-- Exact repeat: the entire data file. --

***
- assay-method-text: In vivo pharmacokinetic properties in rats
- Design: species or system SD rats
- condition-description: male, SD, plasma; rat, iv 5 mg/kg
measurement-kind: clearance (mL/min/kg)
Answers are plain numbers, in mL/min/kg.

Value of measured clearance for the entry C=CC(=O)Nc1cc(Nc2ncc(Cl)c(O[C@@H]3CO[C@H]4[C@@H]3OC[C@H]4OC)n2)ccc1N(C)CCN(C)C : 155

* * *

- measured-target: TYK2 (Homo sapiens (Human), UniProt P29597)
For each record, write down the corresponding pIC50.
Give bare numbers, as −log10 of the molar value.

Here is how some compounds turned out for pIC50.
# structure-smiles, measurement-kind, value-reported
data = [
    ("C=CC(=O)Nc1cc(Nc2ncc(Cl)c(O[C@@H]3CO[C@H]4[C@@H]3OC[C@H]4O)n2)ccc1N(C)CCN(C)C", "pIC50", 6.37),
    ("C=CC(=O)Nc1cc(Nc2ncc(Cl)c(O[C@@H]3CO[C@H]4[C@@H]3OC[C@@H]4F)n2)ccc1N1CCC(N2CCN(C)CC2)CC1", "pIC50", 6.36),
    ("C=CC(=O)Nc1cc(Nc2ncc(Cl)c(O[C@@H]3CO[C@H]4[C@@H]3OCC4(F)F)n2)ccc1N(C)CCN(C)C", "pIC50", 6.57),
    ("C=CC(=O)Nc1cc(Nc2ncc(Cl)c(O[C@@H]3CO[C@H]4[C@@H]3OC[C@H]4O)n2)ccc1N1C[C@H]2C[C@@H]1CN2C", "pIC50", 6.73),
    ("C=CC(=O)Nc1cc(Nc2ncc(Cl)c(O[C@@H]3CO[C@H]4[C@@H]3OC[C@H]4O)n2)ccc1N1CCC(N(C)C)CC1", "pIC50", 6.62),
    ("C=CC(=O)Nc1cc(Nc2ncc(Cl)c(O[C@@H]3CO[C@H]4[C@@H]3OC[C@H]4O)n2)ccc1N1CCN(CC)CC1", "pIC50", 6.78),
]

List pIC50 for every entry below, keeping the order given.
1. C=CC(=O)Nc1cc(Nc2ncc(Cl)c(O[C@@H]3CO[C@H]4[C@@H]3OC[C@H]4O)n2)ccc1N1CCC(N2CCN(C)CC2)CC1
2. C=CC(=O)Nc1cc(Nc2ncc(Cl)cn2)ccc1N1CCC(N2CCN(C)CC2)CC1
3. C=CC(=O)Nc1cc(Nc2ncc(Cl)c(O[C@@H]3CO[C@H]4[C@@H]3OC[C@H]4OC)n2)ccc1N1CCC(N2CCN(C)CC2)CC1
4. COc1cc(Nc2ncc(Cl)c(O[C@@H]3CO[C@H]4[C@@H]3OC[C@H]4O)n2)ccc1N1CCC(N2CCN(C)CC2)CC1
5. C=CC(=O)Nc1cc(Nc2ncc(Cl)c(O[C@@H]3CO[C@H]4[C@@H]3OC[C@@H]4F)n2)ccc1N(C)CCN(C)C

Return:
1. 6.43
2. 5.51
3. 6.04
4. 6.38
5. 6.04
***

- assay-method-text: In vivo pharmacokinetic properties in rats
- Design: species or system SD rats
- condition-description: male, SD, plasma; rat, iv 5 mg/kg
measurement-kind: clearance (mL/min/kg)
Answers are plain numbers, in mL/min/kg.

Value of measured clearance for the entry C=CC(=O)Nc1cc(Nc2ncc(Cl)c(O[C@@H]3CO[C@H]4[C@@H]3OC[C@H]4OC)n2)ccc1N(C)CCN(C)C : 155

* * *

- measured-target: TYK2 (Homo sapiens (Human), UniProt P29597)
For each record, write down the corresponding pIC50.
Give bare numbers, as −log10 of the molar value.

Here is how some compounds turned out for pIC50.
# structure-smiles, measurement-kind, value-reported
data = [
    ("C=CC(=O)Nc1cc(Nc2ncc(Cl)c(O[C@@H]3CO[C@H]4[C@@H]3OC[C@H]4O)n2)ccc1N(C)CCN(C)C", "pIC50", 6.37),
    ("C=CC(=O)Nc1cc(Nc2ncc(Cl)c(O[C@@H]3CO[C@H]4[C@@H]3OC[C@@H]4F)n2)ccc1N1CCC(N2CCN(C)CC2)CC1", "pIC50", 6.36),
    ("C=CC(=O)Nc1cc(Nc2ncc(Cl)c(O[C@@H]3CO[C@H]4[C@@H]3OCC4(F)F)n2)ccc1N(C)CCN(C)C", "pIC50", 6.57),
    ("C=CC(=O)Nc1cc(Nc2ncc(Cl)c(O[C@@H]3CO[C@H]4[C@@H]3OC[C@H]4O)n2)ccc1N1C[C@H]2C[C@@H]1CN2C", "pIC50", 6.73),
    ("C=CC(=O)Nc1cc(Nc2ncc(Cl)c(O[C@@H]3CO[C@H]4[C@@H]3OC[C@H]4O)n2)ccc1N1CCC(N(C)C)CC1", "pIC50", 6.62),
    ("C=CC(=O)Nc1cc(Nc2ncc(Cl)c(O[C@@H]3CO[C@H]4[C@@H]3OC[C@H]4O)n2)ccc1N1CCN(CC)CC1", "pIC50", 6.78),
]

List pIC50 for every entry below, keeping the order given.
1. C=CC(=O)Nc1cc(Nc2ncc(Cl)c(O[C@@H]3CO[C@H]4[C@@H]3OC[C@H]4O)n2)ccc1N1CCC(N2CCN(C)CC2)CC1
2. C=CC(=O)Nc1cc(Nc2ncc(Cl)cn2)ccc1N1CCC(N2CCN(C)CC2)CC1
3. C=CC(=O)Nc1cc(Nc2ncc(Cl)c(O[C@@H]3CO[C@H]4[C@@H]3OC[C@H]4OC)n2)ccc1N1CCC(N2CCN(C)CC2)CC1
4. COc1cc(Nc2ncc(Cl)c(O[C@@H]3CO[C@H]4[C@@H]3OC[C@H]4O)n2)ccc1N1CCC(N2CCN(C)CC2)CC1
5. C=CC(=O)Nc1cc(Nc2ncc(Cl)c(O[C@@H]3CO[C@H]4[C@@H]3OC[C@@H]4F)n2)ccc1N(C)CCN(C)C

Return:
1. 6.43
2. 5.51
3. 6.04
4. 6.38
5. 6.04